The Long Walk Home Set for Release in Mid-April; Author Proceeds to Go to Charity
Hello, friends and followers. I hope you are doing well and getting safely through what hopefully is the last wave of Covid.
This is my first update of the year, and it’s a big one.
After three years of editing and production, my debut book The Long Walk Home: How I Lost My Job as a Corporate Remora Fish and Rediscovered My Life’s Purpose is set to come out on April 15 from Blydyn Square Books. All author proceeds from sales of this book in 2022 will be going to charity. I will be sharing the name of the non-profit next month.
So, what is the book about?
Well, it’s about a 22-mile walk I made home from the office the day six years ago when I learned I was losing my job at the big tech company where I worked at the time. I’d been there for nearly twenty-eight years (yeah, I know) and I thought I was secure. I was like one of those little remora suckerfish that rides the backs of sharks and whales for its entire life, until one day the leviathan tosses him off its back in a corporate restructuring and he doesn’t know who he is without that whale underneath him.
It’s a terrifying feeling, especially when you’re in your mid-fifties with a mortgage and three kids in college. After getting the news, I stepped outside the headquarters building to clear my head and started walking. Seven hours later, I made it home, tired and car-less, but a lot clearer in my mind on this whole absurd notion of security, whether in the workplace or anywhere else. I mean, I’d been through cancer, chemo, divorce, dark bouts of clinical depression, more accidents and mishaps than I could list. What gave me the idea I was secure in the first place?
So the book is about that, and also about adversity, and what keeps us going when the way is not clear in life, which so often it is not. It’s about the walk each of us takes in life as we try to figure out who we are, really, when we strip away all the masks and false selves, the fears and insecurities, the commercial influences, the societal expectations and pressures to fit square pegs in round holes. It’s about how twisted our journey (and our heads) can get when we allow all that stuff to take us off our true path, the one uniquely written and destined for each of us.
Yeah, it’s a bit of an odd book, for sure. I’ve had people compare it to Zen and the Art of Motorcycle Maintenance by Robert Pirsig, which I read back in high school and didn’t quite get back then. I make no pretense that my book is anywhere near as erudite as Pirsig’s on these head-scratching subjects. But my earnest hope is that by sharing my experiences, I help shine a light of clarity and inspiration for others who are facing adversity in their own walks.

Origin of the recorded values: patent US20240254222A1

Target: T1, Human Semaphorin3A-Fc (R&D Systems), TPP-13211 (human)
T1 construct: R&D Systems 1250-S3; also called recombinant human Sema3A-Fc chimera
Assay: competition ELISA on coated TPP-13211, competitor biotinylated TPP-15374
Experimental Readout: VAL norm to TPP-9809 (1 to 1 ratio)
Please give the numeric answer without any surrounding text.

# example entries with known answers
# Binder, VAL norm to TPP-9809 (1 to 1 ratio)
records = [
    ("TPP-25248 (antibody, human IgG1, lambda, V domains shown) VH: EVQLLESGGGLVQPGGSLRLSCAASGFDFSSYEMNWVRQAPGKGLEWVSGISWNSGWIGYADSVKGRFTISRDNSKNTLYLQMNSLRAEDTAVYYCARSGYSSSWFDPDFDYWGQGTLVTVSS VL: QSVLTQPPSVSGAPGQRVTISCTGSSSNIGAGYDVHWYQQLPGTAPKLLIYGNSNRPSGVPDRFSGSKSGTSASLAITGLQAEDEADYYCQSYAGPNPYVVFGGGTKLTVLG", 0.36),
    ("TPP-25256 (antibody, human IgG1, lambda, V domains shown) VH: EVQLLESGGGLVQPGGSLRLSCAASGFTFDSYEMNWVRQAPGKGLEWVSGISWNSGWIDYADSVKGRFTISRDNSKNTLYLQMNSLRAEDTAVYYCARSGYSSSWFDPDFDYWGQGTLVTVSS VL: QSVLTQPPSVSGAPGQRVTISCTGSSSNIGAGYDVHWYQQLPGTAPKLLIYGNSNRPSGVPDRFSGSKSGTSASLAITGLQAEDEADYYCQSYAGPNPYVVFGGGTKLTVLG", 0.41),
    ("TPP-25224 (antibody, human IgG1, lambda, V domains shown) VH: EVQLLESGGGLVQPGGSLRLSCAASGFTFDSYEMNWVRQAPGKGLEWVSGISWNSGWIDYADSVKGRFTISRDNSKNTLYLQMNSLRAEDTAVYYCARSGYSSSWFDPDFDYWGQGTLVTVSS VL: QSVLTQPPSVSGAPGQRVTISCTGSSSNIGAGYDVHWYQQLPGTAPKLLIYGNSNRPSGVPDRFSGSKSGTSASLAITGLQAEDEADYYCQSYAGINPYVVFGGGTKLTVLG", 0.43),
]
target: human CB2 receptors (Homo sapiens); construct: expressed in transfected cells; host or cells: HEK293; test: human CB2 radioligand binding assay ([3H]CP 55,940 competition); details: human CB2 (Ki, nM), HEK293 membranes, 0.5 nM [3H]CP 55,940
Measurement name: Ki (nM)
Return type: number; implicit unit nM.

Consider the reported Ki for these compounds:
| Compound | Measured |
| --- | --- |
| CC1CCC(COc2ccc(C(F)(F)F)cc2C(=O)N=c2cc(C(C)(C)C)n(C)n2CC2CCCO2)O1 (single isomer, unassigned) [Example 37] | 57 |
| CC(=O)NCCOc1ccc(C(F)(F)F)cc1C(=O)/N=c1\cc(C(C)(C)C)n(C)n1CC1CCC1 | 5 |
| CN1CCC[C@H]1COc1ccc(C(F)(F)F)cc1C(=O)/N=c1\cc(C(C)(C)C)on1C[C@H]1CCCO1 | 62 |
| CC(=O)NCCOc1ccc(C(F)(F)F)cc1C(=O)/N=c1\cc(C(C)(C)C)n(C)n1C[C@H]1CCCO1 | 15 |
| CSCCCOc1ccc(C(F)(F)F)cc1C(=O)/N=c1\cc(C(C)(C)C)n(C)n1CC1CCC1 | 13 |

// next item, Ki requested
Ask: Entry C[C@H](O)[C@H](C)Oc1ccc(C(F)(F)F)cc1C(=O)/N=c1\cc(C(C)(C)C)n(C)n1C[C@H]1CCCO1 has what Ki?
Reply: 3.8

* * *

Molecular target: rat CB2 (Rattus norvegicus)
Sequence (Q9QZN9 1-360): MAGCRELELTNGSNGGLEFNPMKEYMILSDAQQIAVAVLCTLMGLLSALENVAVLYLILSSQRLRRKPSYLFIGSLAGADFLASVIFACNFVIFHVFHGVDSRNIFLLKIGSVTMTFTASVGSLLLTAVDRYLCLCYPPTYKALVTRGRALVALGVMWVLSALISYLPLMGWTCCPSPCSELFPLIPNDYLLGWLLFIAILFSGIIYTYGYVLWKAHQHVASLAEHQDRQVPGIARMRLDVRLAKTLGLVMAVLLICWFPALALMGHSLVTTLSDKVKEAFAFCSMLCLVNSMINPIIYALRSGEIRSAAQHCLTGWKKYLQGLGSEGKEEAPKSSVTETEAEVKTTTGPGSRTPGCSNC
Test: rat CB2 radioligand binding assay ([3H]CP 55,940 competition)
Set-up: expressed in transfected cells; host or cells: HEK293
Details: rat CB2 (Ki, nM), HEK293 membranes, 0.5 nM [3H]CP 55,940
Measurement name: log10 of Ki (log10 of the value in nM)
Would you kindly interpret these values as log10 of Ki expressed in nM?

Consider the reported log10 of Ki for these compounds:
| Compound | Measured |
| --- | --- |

I release this book into the world with some trepidation, for the simple reason that I lay bare in it much of my personal demons, particularly my past tussles with the black beast of depression. For all the progress we’ve made as a society on so many fronts, there continues to be a great deal of stigma around depression and other mental health issues. But I take courage from the growing number of public figures, from singers Adele and Demi Lovato to actor Chris Evans and Lane Johnson of the Philadelphia Eagles, who have recently gone public in sharing their internal battles.
Because here’s the thing: the brain is an organ, and like any other organ, it can get sick. It can also be treated and get well again. Mine did. It's going on twenty years since my last brush with the beast, and I’m happier today than I’ve ever been. If I can do it, anybody can. Seriously.
I plan to post biweekly (that’s twice a month) updates on the book and my other writings. If you know of anyone who might be interested in being added to the subscriber list, they can sign up on my blog at peaceableman.com
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